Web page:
In every election worth analyzing - some aren't - the key political actors are presented with tough problems which they must grapple with on the public stage. If they succeed, they demonstrate fitness for office. If they fail, they demonstrate the opposite.
In the first two weeks of this federal campaign, the three national leaders did their groundwork. And then in the debates, they tested their solutions against each other in an intense clash in front of the whole country - probably the best direct, unmediated chance to speak to the public any of them will have in this campaign.
How did it work out?
Stephen Harper's "approach march" to the debates was foolish. His campaign misunderstood its opportunity to make a mainstream appeal to Canadians - something that is apparently not in the DNA of those who run it. And so Mr. Harper spent the first two weeks ranting angrily about the opposition. On the plus side, Mr. Harper has done some good for Canada by dispelling the nonsense he has been peddling about our system of government. He now agrees with the first principle of the Westminster model - a Ministry must have the support of Parliament to hold office. But the bad news, for Conservatives, was that there was nothing in the angry, outraged and isolated Tory Leader to appeal to mainstream (notably female) voters. As a tactical proposition, the first phase of Mr. Harper's campaign fed perfectly into the Liberal "we are entitled to your vote" narrative. It's a neat trick, for the Conservative campaign to be that bad all at once: missing your golden opportunity; undoing your establishing work; and providing much of the fuel one of your opponents is running on.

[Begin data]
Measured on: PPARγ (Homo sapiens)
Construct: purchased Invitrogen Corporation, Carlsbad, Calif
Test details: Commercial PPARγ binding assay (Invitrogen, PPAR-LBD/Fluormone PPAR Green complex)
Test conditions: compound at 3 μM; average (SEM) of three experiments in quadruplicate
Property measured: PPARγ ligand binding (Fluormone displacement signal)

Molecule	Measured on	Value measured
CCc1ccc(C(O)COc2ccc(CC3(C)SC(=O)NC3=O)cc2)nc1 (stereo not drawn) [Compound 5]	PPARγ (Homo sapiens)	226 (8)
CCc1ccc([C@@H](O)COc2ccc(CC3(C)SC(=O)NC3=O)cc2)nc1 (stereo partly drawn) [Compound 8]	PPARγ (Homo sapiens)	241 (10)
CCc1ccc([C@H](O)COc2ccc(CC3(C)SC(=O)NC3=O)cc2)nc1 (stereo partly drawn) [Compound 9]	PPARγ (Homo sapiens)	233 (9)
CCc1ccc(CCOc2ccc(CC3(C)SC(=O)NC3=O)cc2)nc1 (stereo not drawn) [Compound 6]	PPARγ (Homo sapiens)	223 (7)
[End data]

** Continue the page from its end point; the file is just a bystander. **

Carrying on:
So in the debate, Mr. Harper faced a challenge of his own making - stepping away from the first two weeks of his own campaign, and finally offering Canadians a look at a version of himself that a winning plurality might support. This explains his tone during the English debate, I think. Under heavy fire from his opponents, Mr. Harper remained calm and composed, and finally (sort of) made his best case: the economy is doing well but is still vulnerable; much has been accomplished but much is left to do; the government is in steady hands, and now is not the time to change pilots.
Did it work? I think it probably didn't, mostly because he wasn't able to carry it off in French. Mr. Harper went back to sounding angry and peeved throughout all but the last ten minutes of the French debate. There was nothing there to persuade French-speaking voters to change their overwhelmingly negative views of this Prime Minister. And therefore he emerges from the debates facing the same daunting math he did going in - the need to win something like three-quarters of the 200 seats or so that French Canadians don't predominate in or decisively influence.
Brian Mulroney could have explained that math to him. But those two aren't talking these days.
Michael Ignatieff's "approach march" seemed to go a little better. He spent the first two weeks of this campaign setting out policies largely photocopied from Jack Layton's policy book (word-for-word in some cases) while repeating, again and again, that the Liberal Party is entitled to the votes of all Canadians who don't support Mr. Harper, and that voters have no choices in this election and must support Mr. Ignatieff whether or not they think he is up to the job. As Mr. Layton told him during the debate, Mr. Ignatieff's arrogance and sense of entitlement is his party's least attractive feature. It is an odd thing to build a campaign around. But in the first two weeks of this campaign, Mr. Ignatieff had the enormous advantage of a Conservative Leader who was implicitly validating Mr. Ignatieff's I-am-entitled pitch in every speech, three times a day.